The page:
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By 2050 much of the Arctic could be green

Arctic treeline site near Cherskiy in northeastern Siberia. A new study finds that the Arctic treeline will continue expanding northward as the region warms. Photo courtesy of Woods Hole Research Center.
Arctic treeline site near Cherskiy in northeastern Siberia. A new study finds that the Arctic treeline will continue expanding northward as the region warms. Photo courtesy of Woods Hole Research Center.

Warming about twice as fast as the rest of the world, the Arctic is already undergoing massive upheavals from climate change: summer sea ice is thinning and vanishing, land based ice sheets are melting, and sea levels are rising. Now a new study in Nature Climate Change predicts that vegetation cover in the Arctic could expand by over 50 percent by 2050. Although increased vegetation would sequester additional carbon, this would be more-than-offset by the loss of the albedo effect, whereby sunlight bounces off white (snow and ice covered) parts of the Earth.

“Such widespread redistribution of Arctic vegetation would have impacts that reverberate through the global ecosystem,” notes lead author Richard Pearson, with the American Museum of Natural History’s Center for Biodiversity and Conservation.

Pearson and his team used computer modeling to predict how vegetation would expand and shift, based on temperature and precipitation, as the Arctic continues to heat up. Their findings predict that woody cover, i.e. trees and shrubs, would expand by 52 percent in less than 40 years. While it may sound, at first, like a positive development to see forests pop up in the Arctic, it will have major ramifications according to the scientists. A number of species depend on open tundra for survival, including several ground-nesting birds. In addition, the new forests would actually amplify global warming.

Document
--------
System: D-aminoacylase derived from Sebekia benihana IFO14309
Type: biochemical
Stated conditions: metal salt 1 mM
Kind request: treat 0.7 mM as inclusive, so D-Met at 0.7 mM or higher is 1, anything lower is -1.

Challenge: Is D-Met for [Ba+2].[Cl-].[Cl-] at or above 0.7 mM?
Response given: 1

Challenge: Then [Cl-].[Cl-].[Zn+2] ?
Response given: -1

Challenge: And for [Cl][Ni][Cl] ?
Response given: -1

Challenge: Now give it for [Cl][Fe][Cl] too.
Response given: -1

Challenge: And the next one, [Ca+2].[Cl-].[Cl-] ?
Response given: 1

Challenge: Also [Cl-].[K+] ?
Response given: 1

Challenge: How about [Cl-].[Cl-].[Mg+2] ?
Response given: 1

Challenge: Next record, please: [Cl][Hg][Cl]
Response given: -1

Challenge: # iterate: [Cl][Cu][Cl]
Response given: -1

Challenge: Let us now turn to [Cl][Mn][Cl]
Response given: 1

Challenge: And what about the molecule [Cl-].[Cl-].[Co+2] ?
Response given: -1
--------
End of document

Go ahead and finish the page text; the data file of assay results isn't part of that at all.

“Vegetation distribution shifts will result in an overall positive feedback to climate that is likely to cause greater warming than has previously been predicted,” the researchers write in the paper.

When solar radiation falls on this region much of it is bounced back into the atmosphere due to expansive snow cover; this is known as the albedo effect, which literally means “whiteness.” However, a rise in tall shrubs and trees—turning parts of the region from white to green and brown—will mean that previously deflected solar radiation will now begin to warm the Earth.

“Increased plant growth will not offset this warming effect because plants in the Arctic absorb atmospheric carbon relatively slowly,” says co-author Michael Loranty with Colgate University.

Global temperatures have risen about 0.8 degrees Celsius (1.4 degrees Fahrenheit) since the Industrial Revolution due largely to the burning of fossil fuels.

Arctic “greening”: Observed distribution (left) and predicted distribution of vegetation under a climate warming scenario for the 2050s (right). Data used to generate the observed image are from the Circumpolar Arctic Vegetation Map (2003). Click to enlarge.

CITATION: Richard G. Pearson, Steven J. Phillips, Michael M. Loranty, Pieter S. A. Beck, Theodoros Damoulas, Sarah J. Knight, and Scott J. Goetz. Shifts in Arctic vegetation and associated feedbacks under climate change. Nature Climate Change. doi:10.1038/nclimate1858

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